Never forget; there are two sides to the European fiscal proposition. There are the funding nations and the borrowing nations and I suggest that the focus of the markets will soon turn to the funding countries and their capacity to provide capital without endangering themselves. I think the attention of the markets is about to turn to Germany and France, the largest components of the European Union, and with GDP’s of $3.2 trillion and $2.77 trillion respectively the question is going to come around to just how much these two countries can support without sending themselves into a serious economic quagmire. The EU officially recognized sovereign debt of Greece is now 22.33% of the GDP of Germany and 25.80% of the GDP of France. The banks in Europe dwarf the sovereigns with balance sheets three times larger than of all of the EU nations and with Spain having now fallen and Italy about to go; just how much that can be afforded is quickly coming into the focus of many money managers.
You Wont Believe What They’ve Done …
The importance of the negative credit outlook from Moody’s lies less in the realm of financial markets, given how little investors seem to value the views of the credit rating agencies. Rather the major importance lies in the policy and political reactions to the rating actions. As UBS notes, there is a risk of popular (not political leadership) adverse reaction. The media in Germany (where there is a tradition of media hostility to the Euro periphery) or in the Netherlands (approaching a general election in September) may portray this as "we are being dragged down by the Euro periphery". If that does transpire it could easily fan the flames of populist resentment of the Euro still further. Critically, if the media attribute (or mis-attribute) the blame to the periphery, there could be obstacles to that integrationist momentum. The reality of a common monetary policy and the necessity of some kind of communalized fiscal responsibility are being brought to bear on the Euro area polity - but markets seem confused. CDS markets are pricing Germany's risk as if it was becoming increasingly encumbered to the periphery and yet the FX market is dragging EURUSD lower on expectations of massive upheaval and potential SPexit with no German 'unlimited' support. CDS appears to fit with raters, FX more with haters - or as UBS points out, perhaps all is not well in Germany as it "has demonstrably failed to grow its way out of debt."
It was inevitable and despite all of the usual huffing and puffing on the Continent; the moves are correct. First Egan-Jones and then Moodys and Germany is downgraded or threatened with a downgrade and for sound reasons. The German economy is $3.2 trillion and they are trying to support the Eurozone with an economy of $15.3 trillion that is in recession and rapidly falling off the cliff. Each new European enterprise gives the markets a shorter and shorter bounce as we all watch the yields in Europe rise, the stock market’s fall and the Euro in serious decline against both the Dollar and the Yen. There has been no Lehman Moment to date but moment-by-moment the decline in the fortunes of Europe diminishes. There is almost no historical precedent where debt paid by the addition of more and more debt has been a successful operation. There is always the inevitable wall or walls and the concrete slabs of Greece and Spain fast approach.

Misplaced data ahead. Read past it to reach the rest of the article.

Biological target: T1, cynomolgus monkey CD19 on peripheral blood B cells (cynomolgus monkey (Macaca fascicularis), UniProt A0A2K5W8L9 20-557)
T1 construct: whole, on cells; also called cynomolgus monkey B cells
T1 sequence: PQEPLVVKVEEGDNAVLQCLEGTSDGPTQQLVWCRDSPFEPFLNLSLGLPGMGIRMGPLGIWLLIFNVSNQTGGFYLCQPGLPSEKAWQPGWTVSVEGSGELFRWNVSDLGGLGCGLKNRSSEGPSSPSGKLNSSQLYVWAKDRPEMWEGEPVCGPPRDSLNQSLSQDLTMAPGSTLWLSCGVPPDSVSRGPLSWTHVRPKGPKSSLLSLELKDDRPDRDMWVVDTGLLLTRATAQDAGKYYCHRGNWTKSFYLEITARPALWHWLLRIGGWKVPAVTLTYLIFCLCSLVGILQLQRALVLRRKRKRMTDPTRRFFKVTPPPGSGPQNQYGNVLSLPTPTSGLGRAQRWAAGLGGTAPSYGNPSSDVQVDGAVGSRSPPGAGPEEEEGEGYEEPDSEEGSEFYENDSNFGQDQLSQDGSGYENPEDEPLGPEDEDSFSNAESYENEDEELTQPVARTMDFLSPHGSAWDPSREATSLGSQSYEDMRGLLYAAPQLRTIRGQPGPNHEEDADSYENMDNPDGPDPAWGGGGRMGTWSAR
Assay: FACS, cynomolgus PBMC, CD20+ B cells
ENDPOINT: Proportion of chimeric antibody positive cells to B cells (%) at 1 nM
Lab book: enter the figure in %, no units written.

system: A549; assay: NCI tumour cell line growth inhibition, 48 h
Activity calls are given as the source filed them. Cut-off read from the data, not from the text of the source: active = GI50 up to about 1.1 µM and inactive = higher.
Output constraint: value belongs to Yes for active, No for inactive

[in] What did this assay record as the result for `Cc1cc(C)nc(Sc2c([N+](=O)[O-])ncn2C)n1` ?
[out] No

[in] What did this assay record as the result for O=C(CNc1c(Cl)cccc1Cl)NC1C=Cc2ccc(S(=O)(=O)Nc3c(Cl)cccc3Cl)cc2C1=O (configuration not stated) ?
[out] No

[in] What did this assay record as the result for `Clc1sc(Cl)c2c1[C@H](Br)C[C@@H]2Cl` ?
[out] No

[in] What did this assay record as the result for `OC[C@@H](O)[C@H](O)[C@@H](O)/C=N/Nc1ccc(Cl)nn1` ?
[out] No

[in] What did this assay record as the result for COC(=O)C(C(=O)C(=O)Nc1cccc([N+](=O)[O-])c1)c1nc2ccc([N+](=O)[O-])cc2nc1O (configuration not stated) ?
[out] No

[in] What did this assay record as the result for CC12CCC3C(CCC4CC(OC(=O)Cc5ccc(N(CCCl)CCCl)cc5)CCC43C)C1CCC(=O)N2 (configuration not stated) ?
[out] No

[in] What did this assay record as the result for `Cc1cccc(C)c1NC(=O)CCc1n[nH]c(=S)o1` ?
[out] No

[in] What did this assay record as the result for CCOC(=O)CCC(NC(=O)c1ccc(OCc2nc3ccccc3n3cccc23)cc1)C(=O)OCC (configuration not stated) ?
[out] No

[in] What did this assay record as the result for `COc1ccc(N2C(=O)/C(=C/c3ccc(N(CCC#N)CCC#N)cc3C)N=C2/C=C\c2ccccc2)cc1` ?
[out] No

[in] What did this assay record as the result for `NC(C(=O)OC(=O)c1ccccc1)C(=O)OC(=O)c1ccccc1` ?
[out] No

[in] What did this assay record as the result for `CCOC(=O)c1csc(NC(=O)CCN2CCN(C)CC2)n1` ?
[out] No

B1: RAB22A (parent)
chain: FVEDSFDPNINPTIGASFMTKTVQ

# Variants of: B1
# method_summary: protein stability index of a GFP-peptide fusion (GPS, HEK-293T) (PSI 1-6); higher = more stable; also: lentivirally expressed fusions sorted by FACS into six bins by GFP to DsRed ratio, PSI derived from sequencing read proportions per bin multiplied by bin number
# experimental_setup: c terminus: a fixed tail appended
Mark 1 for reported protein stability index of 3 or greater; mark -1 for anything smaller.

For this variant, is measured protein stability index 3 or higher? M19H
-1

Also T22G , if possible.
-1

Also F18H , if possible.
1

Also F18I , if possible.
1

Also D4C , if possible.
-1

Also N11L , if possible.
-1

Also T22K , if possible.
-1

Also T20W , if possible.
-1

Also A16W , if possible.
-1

Updated Executive Summary / Cheat Sheet ...
It's about time for Frances funding rate to feel a little pressure, no?
Two of the three major credit ratings agencies have recently affirmed their outlook on the US sovereign credit rating, but all three continue to hold a negative outlook on the rating. In Goldman's view there is little likelihood that additional ratings actions will be taken this year, but the possibility of a ratings change is another risk posed by the "fiscal cliff," debt limit, and related debate over medium-term fiscal reforms that looks likely in 2013. All three rating agencies look likely to reassess the rating over the next year or so. In light of the recent announcements and upcoming fiscal events that could influence the rating, Goldman Sachs Economics team provides some updated thoughts on the intersection of fiscal policy and the US sovereign rating, in Q&A form.
The global economy is an entangled affair, make no mistake in your calculation here, and the numbers from around the globe are telling and will affect both the U.S. bond and equity markets. Much of the financing for the Emerging Markets was provided by the European banks and as they pull back and reorganize based not just on Basel III but based upon problems of the sovereign where they are domiciled the situation exacerbates. Two of the world’s financial axises are slowing and troubled and to not think that this will not affect America will lead you to conclusions causing you to play the Great Game badly. What did the meeting of the European Finance Ministers accomplish; not much. They nodded to the Spanish banks and agreed to inject $30 billion by the way of the sovereign, increasing the debt of Spain, with veiled promises of a new ESM fund which would lend money directly to the banks at some point in the future and this point is highly subjective depending upon to whom you listen. The Spanish claim within days or weeks while the Germans indicate it may be sometime next year. There is now a “maybe-maybe” timeline in Europe for almost anything as the weaker nations prod the stronger nations for more money.